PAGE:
Politics & Security
INTERVIEW | Richard Lawless on New Nuclear Developments in Northeast Asia
If South Korea restarts a nuclear weapons program, "The pressure on Japan would be very strong" said former US Deputy Undersecretary of Defense Richard Lawless.
Richard Lawless was in Tokyo on March 24, when he sat down with The Sankei Shimbun and JAPAN Forward in an exclusive interview. The former United States Deputy Undersecretary of Defense for Asia and Pacific Affairs in the George W Bush administration responded to questions and offered his perspective on Northeast Asian regional security issues.
Mr Lawless noted that given the threats from North Korea, the Yoon Suk-yeol government of South Korea is "eager to improve nuclear deterrence more than before." However, he said he had reminded his counterparts in South Korea that if South Korea proceeds with restarting its own nuclear development program, "Japan will have no option but to have its own program."
Park Chung-hee In the Background
Going back to the 1970s, South Korean President Park Chung-hee (also Pak Chung-hee) had a plan for a covert nuclear weapons program. As a US Central Intelligence Agency (CIA) officer at the time, Lawless also participated in intelligence activities to come up with an approach that kept the Park (Pak) administration from proceeding with the plan.
In January, the issue resurfaced as President Yoon expressed concern about the deteriorating security environment on the Korean peninsula. He referred to a potential need for "our own nuclear weapons" which caught international attention.
When Mr Lawless visited South Korea in March before coming to Japan, he met with South Korean government officials. Among other things, they exchanged views on Yoon's January statement.
Mr Lawless noted that Yoon's statement has the backing of public sentiment. Opinion polls indicate 70% of the South Korean public are "concerned about the North Korean nuclear threat and favoring the development of nuclear weapons again."
"[North Koreans] have a greater nuclear capability than ever before," Lawless pointed out. "The threat to South Korea itself is very real and tangible."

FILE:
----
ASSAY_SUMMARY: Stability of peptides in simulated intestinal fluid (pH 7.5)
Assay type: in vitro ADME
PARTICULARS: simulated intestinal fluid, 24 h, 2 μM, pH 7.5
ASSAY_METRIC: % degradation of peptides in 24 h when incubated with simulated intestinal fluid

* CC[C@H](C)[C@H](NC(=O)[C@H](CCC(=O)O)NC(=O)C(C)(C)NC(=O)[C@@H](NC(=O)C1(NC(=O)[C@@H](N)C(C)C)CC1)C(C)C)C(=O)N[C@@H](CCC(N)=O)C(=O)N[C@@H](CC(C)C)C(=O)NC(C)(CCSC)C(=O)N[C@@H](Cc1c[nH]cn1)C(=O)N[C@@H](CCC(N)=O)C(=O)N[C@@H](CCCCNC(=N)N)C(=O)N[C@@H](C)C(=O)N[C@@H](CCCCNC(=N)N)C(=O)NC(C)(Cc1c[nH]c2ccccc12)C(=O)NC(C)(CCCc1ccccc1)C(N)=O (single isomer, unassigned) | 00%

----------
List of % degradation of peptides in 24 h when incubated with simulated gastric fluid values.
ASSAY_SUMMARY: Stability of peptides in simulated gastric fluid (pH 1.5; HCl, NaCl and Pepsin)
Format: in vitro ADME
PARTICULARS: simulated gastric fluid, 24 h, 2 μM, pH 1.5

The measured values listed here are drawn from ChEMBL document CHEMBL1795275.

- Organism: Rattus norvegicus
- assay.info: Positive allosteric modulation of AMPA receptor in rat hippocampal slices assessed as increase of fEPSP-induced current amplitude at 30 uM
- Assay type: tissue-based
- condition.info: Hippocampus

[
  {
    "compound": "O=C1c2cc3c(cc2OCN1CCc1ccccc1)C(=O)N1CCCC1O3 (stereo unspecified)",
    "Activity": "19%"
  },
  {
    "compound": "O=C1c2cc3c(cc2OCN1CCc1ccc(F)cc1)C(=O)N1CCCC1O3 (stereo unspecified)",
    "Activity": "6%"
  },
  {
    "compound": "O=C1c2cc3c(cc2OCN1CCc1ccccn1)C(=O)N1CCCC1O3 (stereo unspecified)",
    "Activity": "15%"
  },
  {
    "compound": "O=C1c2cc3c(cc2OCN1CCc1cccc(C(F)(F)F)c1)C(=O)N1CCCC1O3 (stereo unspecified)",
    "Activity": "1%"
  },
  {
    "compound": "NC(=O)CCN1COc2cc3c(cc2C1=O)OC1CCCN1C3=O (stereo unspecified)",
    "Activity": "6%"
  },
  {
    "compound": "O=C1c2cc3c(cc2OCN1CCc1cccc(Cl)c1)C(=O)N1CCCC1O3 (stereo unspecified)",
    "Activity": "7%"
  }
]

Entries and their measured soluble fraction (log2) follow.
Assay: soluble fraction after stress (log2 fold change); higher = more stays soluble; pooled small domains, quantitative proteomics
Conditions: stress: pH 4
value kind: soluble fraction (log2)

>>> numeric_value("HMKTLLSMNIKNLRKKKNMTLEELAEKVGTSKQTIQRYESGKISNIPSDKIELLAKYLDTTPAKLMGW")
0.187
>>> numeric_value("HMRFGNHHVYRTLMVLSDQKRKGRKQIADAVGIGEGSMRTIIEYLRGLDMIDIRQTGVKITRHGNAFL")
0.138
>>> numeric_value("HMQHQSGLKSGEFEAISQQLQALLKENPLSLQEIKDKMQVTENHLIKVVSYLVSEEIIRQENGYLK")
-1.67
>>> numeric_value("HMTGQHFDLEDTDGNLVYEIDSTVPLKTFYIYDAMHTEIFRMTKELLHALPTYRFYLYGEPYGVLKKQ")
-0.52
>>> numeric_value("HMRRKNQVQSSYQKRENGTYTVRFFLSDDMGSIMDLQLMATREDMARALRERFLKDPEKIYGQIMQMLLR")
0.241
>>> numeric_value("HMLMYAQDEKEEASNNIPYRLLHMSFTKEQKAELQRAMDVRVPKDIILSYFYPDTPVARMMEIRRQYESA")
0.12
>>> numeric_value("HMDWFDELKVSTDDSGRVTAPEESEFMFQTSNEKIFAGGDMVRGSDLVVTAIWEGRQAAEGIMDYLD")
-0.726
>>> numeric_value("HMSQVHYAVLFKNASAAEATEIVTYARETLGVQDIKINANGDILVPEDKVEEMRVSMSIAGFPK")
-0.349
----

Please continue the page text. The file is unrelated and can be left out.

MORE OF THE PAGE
"More importantly," Mr Lawless added, "for South Korea, [North Koreans] are demonstrating the ability to have what we call tactical nuclear weapons, high performance, which have the ability mainly to threaten [South] Korea.
In the South, he said, "There is a sense of unease or a sense of concern that the US deterrent may not be sufficient."
America's Nuclear Deterrent
Mr Lawless also recalled the time of the Park (Pak) regime's covert nuclear program in the 1970s. At the time there were US presidential candidates like Jimmy Carter, he said, who publicly announced that they would withdraw the US military from South Korea. "President Park (Pak) had no choice but to develop its own" nuclear deterrent, said Mr Lawless.
At that time, "we were very concerned that if President Park's program was not shut down, the pressure on Japan would be very strong" to develop its own program, he added. "That was a very real concern (for the US)."
Lawless cautioned the South Korean side this time that "If you are thinking about doing this again, you must realize that Japan will have no option but to also have its own program."
The US and South Korea have been holding talks on extended nuclear deterrence. However, Mr Lawless noted, "I don't think those discussions have produced yet the desired result and given President Yoon and his country the level of reassurance that they are now asking for."
Japan-South Korea Relations
Mr Lawless welcomed President Yoon's visit to Japan in March as the first South Korean president to make the trip in twelve years. As a result of the Japan-South Korea summit meeting with Japanese Prime Minister Fumio Kishida, he said, "I think there is again an opportunity to deepen the cooperation (among the US, Japan and South Korea.)"
At the same time, Mr Lawless was also looking ahead to President Yoon's upcoming state visit to the United States in April. "North Koreans may create some provocation to undercut or undermine the visit of President Yoon. The possibility of a provocation prior to or during the state visit is very high," he said.
"We need to plan for a worst-case scenario of a major North Korean provocation," the former US Defense official and Korean Peninsula expert also added. Then, he analyzed North Korea's situation, saying "Over the next two to three years, it will become much worse.
He also mentioned "We have President Yoon going to Tokyo to meet with PM Kishida. We have him going to the United States to meet with President Joe Biden." Under the circumstances, he added, "North Koreans seem to be very frustrated. They can't get anyone to pay attention to them."
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(Read the related interview article in Japanese.)
Author: Mizuki Okada
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